Welcome To Election 2019: Whoppers, Fakery And Copyright Fails

A week from today and we will be deciding which side wins -- Boris and "Get Brexit Done" or Jeremy Corbyn and "It's Time For Real Change." Perhaps neither will win outright, requiring the support of another party.

At the moment, however, the polls are leaning toward an outright majority for the Conservative Party.

That brings us on neatly to political advertising and the fact that the Conservatives, who pride themselves on traditional values, have not exactly been playing with a straight bat this election.

Regular readers will remember that I pointed out how ridiculous it is that nobody holds claims in ads to account. Although Twitter has turned its back on political advertising, Facebook is happy to hoover up campaign pounds without the impediment of checking any of the facts offered in ads. 

You would like to think that the ASA would step in here, just to make sure everyone knows their claims will be subjected to a truth test. Unfortunately, that is not the case.

Just check out the ASA guidance here in which it confirms that parties can pretty much say whatever they like in political advertising, while those in government -- conveying policy messages -- will be pulled up for telling fibs in any communication.

So, what happens where there is no regulation? Well, you get the Conservative Party thinking it would be a jolly wheeze to label its Twitter feed as a fact-checking service, so it can trash the Labour Manifesto. You then get the same party cyber squatting on to again ridicule the Labour Party. 

Ok, so that's just a jolly jape, and has nothing do with advertising? Well, ads leading to the spoofed site are among eight campaign messages that Google has had to ban. In fact, six of the eight banned ads relate to the Conservatives paying for ads that ridicule the Labour manifesto. 

Which brings us neatly to the BBC successfully forcing YouTube to ban two Conservative Party films that used heavily edited clips of its newscasters which, the corporation feared, could have been seen as supporting Boris' message about getting Brexit "done."

Only, Boris' hand was not forced over it being a snide thing to do -- the issue that caused the ad to be pulled was the party didn't own the copyright to the footage.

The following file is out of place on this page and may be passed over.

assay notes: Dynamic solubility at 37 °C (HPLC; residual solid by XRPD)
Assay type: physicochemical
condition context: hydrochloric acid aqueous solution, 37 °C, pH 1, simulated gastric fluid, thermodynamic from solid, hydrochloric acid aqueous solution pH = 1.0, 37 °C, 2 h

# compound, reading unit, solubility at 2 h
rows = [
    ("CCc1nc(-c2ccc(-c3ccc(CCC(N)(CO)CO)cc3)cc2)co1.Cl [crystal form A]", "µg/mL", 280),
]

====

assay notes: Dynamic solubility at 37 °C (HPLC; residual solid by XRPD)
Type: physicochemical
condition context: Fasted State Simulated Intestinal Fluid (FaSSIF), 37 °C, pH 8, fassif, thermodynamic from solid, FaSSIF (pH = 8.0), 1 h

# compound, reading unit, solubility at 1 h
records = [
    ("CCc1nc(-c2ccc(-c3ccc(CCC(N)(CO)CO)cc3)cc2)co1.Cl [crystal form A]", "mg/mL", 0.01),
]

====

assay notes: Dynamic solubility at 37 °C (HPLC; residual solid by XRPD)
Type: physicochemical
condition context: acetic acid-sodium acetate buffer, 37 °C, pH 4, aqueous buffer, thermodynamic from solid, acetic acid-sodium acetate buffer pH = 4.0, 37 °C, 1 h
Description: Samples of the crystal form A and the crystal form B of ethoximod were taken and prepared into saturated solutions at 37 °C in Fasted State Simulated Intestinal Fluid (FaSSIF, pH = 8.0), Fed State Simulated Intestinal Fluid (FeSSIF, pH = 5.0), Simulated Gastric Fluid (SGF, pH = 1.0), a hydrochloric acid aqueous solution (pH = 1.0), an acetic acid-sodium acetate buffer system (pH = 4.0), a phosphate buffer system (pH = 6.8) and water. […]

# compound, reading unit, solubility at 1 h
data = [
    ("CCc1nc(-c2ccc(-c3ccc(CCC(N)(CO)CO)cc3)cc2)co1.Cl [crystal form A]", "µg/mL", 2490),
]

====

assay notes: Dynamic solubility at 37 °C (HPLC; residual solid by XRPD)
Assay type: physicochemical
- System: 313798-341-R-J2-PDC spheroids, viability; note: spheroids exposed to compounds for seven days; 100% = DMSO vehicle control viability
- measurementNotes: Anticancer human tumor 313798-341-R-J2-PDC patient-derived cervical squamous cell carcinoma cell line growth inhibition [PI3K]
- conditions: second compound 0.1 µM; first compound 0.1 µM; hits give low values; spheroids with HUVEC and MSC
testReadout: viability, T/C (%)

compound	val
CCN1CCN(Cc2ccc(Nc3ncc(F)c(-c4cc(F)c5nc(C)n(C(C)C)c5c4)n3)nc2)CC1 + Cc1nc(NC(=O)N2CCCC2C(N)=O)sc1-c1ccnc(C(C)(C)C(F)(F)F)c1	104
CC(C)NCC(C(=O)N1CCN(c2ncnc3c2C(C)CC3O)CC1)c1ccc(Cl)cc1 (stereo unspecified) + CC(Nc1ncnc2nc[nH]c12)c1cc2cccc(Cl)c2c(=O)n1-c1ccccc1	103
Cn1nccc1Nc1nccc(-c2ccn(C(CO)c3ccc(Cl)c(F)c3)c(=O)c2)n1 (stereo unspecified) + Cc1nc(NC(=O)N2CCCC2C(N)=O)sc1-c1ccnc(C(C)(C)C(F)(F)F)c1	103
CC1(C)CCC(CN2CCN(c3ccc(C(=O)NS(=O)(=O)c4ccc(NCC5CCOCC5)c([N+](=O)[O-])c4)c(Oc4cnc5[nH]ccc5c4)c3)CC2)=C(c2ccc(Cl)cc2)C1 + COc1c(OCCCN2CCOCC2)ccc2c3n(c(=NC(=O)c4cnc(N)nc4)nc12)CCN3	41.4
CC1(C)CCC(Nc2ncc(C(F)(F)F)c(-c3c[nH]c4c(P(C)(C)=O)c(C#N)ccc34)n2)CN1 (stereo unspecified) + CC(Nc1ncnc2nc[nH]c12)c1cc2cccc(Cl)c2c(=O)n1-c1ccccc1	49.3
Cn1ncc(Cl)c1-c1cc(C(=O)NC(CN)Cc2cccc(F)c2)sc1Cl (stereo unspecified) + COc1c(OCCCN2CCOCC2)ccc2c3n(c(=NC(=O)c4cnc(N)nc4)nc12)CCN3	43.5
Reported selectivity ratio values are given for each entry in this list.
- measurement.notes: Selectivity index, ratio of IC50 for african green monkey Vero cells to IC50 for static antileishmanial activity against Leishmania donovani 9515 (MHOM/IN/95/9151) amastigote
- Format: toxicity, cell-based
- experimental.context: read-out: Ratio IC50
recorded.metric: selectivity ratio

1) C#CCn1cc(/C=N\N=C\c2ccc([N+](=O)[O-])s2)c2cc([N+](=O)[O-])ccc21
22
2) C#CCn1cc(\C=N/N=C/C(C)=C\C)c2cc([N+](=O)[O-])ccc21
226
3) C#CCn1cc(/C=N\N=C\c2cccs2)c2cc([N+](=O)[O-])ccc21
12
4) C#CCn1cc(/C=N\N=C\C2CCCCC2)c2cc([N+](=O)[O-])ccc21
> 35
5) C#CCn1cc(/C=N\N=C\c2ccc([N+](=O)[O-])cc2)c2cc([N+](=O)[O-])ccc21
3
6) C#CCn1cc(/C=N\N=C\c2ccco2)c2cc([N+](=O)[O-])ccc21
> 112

To say that the Conservative Party has been sailing a little close to the wind seems an understatement. We have even had The Telegraph calling the party out recently for appearing to be gleaning personal information from polls on Facebook about political views. 

This would, of course, require a very clear consent mechanism under GDPR explaining what the information was being used for, offering a choice between the information being passed on or not and detailing how any permissions could be later revoked. 

Not surprisingly, this wasn't done and the party took down the polls when The Telegraph pointed out that they looked decidedly illegal. Remember this is The Telegraph we're talking about here, calling out the Conservative Party. This is where we have got to. 

I remember at the start of the election period, The Telegraph was openly asking the question whether the Labour Party working with Experian would raise questions over GDPR. I have to admit, I still there there could be some serious question marks ahead there. 

If Experian is not processing political data, they will probably be ok. However, if they are using sensitive data -- such as political views, religion, sexuality and health -- they will need informed, granular consent to be given for every person for each category. 

Targeting baby boomers in a particular area would be fine, but targeting Lib Dem voters who are union members and so could be talked into voting Labour would be a very different scenario, though.

That is not to say Labour is beyond reproach after its claim, widely sprayed around the internet, that it will say the average family more than GBP6,000 per year has been widely disproven as fanciful manipulation of figures.

Let's not also forget the furore over the Lib Dems being accused of passing off campaign pamphlets as local newspapers.

To date, however, it has been the Conservative Party that has had ads banned, although there were no fact-checking rules in place -- prompting the advertisers' trade body, ISBA, to recently drop me a line suggesting the Coalition for Reform in Political Advertising has its support. 

It is calling for ads to be watermarked so their origin is known and for all political ads to be regulated to ensure politicians cannot lie and get away with it.

If you check the website, the apolitical campaign seems to make sense.

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